The dynamic equilibrium equation of MRS at vertical vibration can be expressed by:

(1)
${m}_{1}\stackrel{¨}{y}+{c}_{1}\stackrel{˙}{y}+{c}_{3}{y}^{2}\stackrel{˙}{y}+{k}_{1}y+{k}_{3}{y}^{3}+{c}_{12}\left(\stackrel{˙}{y}-\stackrel{˙}{z}\right)+{k}_{12}\left(y-z\right)=0,$
(2)
${m}_{2}\stackrel{¨}{z}+{c}_{2}\stackrel{˙}{z}+{c}_{4}{z}^{2}\stackrel{˙}{z}+{k}_{2}z+{k}_{4}{z}^{3}-{c}_{12}\left(\stackrel{˙}{y}-\stackrel{˙}{z}\right)-{k}_{12}\left(y-z\right)=0,$

where ${m}_{1}$ and ${m}_{2}$ are the equivalent quality of moving parts of the upper roll system (URS) and lower roll system (LRS); ${c}_{1}$ and ${c}_{2}$ are the linear damping coefficient (DC) of moving parts of the URS and LRS; ${c}_{3}$ and ${c}_{4}$ are the nonlinear DC; ${k}_{1}$ and ${k}_{2}$ are the linear stiffness coefficient (SC) between the frame beam and the moving parts of URS or LRS; ${k}_{3}$ and ${k}_{4}$ are the nonlinear SC; ${c}_{12}$ is the DC between work roll and rolled piece; ${k}_{12}$ is the SC between work roll and rolled piece; $y$ and $z$ are the vibration displacement of the URS and LRS.

Fig. 1. Structure of four rollers mill and its nonlinear mechanics model  #### 3.1. Basic principle of CA method

In 1999, a pair of conjugate complex variables and some slow-varying parameters were introduced to solve vibration equation by Manevitch L. I. Therefrom, the CA method was gradually evolved into a kind of analytical method for NVS . The basic steps of CA method are as follows :

(1) Complexification of the nonlinear vibration equation;

(2) Partition the vibration equation into fast and slow components;

(3) Eliminate the fast-varying components by removing secular terms;

(4) Extract the slow-varying components as the approximate solution of system equation.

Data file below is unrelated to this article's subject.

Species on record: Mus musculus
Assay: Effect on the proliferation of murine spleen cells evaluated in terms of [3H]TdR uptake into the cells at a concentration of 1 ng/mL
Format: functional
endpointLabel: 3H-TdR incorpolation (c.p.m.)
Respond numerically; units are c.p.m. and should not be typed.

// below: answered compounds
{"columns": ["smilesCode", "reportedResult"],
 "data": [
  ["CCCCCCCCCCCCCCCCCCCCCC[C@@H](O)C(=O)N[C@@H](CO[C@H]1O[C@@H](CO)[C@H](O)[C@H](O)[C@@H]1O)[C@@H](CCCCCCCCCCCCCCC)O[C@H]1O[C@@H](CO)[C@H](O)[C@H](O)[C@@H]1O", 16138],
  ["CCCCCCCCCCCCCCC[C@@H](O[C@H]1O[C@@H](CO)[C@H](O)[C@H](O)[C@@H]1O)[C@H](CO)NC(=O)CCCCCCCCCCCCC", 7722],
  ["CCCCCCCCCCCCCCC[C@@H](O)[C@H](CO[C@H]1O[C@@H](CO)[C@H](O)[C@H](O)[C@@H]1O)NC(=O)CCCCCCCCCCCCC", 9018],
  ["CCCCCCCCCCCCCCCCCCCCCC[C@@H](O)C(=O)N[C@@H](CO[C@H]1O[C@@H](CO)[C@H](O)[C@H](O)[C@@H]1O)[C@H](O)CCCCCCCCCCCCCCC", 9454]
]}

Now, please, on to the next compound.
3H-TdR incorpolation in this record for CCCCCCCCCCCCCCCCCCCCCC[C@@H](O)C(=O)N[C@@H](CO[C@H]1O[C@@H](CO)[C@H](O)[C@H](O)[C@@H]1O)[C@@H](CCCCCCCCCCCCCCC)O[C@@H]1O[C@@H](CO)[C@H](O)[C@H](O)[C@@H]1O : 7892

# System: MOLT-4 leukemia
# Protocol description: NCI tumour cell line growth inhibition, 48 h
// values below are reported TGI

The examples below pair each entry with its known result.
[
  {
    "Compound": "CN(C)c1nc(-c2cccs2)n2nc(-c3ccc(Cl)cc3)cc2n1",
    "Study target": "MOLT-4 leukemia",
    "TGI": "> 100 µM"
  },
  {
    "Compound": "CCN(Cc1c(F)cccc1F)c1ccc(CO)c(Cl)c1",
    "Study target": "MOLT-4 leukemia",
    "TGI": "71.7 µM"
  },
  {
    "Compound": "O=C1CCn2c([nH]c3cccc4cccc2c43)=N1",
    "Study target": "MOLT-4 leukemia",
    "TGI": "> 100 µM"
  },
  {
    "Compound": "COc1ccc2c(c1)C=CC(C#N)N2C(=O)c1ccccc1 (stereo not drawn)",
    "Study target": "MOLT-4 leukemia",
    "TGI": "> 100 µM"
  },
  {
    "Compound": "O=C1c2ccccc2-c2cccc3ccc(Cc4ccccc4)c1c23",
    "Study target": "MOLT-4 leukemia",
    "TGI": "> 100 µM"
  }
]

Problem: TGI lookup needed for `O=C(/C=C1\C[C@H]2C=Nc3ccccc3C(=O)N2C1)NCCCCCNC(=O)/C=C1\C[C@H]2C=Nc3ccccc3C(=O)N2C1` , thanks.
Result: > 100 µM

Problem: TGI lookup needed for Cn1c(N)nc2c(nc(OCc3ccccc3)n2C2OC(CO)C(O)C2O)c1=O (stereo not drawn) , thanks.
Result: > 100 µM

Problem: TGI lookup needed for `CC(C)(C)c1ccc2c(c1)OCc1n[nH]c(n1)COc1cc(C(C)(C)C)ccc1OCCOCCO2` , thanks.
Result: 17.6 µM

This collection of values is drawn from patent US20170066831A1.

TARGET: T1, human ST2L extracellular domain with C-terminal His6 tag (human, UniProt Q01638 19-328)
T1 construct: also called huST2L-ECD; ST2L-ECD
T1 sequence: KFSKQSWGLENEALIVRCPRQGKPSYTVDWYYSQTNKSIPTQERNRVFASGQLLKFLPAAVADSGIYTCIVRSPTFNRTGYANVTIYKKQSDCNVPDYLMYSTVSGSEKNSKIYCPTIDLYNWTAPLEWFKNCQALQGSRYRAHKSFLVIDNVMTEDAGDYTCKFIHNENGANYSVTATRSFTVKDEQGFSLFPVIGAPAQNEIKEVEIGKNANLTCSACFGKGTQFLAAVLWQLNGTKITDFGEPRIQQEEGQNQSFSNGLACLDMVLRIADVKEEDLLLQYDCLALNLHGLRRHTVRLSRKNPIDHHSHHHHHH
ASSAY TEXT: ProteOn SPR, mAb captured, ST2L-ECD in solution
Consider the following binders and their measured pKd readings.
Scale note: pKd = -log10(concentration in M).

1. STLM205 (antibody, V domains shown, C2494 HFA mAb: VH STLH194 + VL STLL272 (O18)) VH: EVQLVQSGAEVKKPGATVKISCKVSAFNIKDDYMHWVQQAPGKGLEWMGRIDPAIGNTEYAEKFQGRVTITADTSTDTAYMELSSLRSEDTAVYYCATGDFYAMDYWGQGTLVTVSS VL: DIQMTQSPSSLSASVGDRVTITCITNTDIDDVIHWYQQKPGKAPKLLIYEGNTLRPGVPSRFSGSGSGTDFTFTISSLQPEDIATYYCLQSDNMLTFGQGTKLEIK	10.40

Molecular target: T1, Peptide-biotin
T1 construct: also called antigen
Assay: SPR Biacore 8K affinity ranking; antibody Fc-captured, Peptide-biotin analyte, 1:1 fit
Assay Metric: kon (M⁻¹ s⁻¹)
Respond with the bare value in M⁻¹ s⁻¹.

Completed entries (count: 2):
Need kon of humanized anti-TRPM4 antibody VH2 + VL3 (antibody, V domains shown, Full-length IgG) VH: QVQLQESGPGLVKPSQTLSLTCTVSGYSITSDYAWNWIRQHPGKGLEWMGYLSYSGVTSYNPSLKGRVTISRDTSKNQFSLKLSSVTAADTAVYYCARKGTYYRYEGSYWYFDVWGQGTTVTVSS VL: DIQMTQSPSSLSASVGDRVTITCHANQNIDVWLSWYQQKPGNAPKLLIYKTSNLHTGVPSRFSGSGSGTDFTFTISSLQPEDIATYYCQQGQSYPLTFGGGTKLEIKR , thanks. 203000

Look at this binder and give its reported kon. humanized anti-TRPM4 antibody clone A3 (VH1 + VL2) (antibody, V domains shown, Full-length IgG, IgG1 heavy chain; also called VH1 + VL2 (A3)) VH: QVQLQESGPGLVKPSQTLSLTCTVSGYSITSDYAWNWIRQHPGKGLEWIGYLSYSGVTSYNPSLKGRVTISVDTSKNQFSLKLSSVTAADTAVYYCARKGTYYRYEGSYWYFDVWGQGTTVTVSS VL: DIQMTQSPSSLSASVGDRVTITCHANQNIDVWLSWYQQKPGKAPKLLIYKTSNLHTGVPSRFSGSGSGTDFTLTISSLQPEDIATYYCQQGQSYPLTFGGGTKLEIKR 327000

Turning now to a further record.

#### 3.2. Solve the nonlinear model by using CA method

(1) Complexification of the nonlinear vibration equation.

Suppose the vertical vibration responses of MRS are:

(3)

Four complex variables are introduced as:

(4)

where ${\omega }_{1}$ and ${\omega }_{2}$ are the natural angular frequencies of system response.

Then, a complex change is performed to the vibration responses $y\left(t\right)$ and $z\left(t\right)$, there are:

(5)

$\stackrel{¨}{y}={\stackrel{˙}{\psi }}_{1}-i{\omega }_{1}\frac{{\psi }_{1}+{\psi }_{1}^{\mathrm{*}}}{2}+{\stackrel{˙}{\psi }}_{2}-i{\omega }_{2}\frac{{\psi }_{2}+{\psi }_{2}^{\mathrm{*}}}{2},$
(6)

$\stackrel{¨}{z}={\stackrel{˙}{\psi }}_{3}-i{\omega }_{1}\frac{{\psi }_{3}+{\psi }_{3}^{\mathrm{*}}}{2}+{\stackrel{˙}{\psi }}_{4}-i{\omega }_{2}\frac{{\psi }_{4}+{\psi }_{4}^{\mathrm{*}}}{2},$

where $*$ denotes conjugation.

The Eqs. (5) and (6) are substituted into Eqs. (1) and (2), there are:

(7)
${m}_{1}\left({\stackrel{˙}{\psi }}_{1}-i{\omega }_{1}\frac{{\psi }_{1}+{\psi }_{1}^{\mathrm{*}}}{2}+{\stackrel{˙}{\psi }}_{2}-i{\omega }_{2}\frac{{\psi }_{2}+{\psi }_{2}^{\mathrm{*}}}{2}\right)+{c}_{1}\left(\frac{{\psi }_{1}+{\psi }_{1}^{\mathrm{*}}}{2}+\frac{{\psi }_{2}+{\psi }_{2}^{\mathrm{*}}}{2}\right)$

(8)
${m}_{2}\left({\stackrel{˙}{\psi }}_{3}-i{\omega }_{1}\frac{{\psi }_{3}+{\psi }_{3}^{\mathrm{*}}}{2}+{\stackrel{˙}{\psi }}_{4}-i{\omega }_{2}\frac{{\psi }_{4}+{\psi }_{4}^{\mathrm{*}}}{2}\right)+{c}_{2}\left(\frac{{\psi }_{3}+{\psi }_{3}^{\mathrm{*}}}{2}+\frac{{\psi }_{4}+{\psi }_{4}^{\mathrm{*}}}{2}\right)$

(2) Partition the vibration equation into fast and slow components.

The complex variable $\psi \left(t\right)$ is decomposed into two parts: $\phi \left(t\right)$ represents the slow-varying component and ${e}^{i\omega t}$ represents the fast-varying component: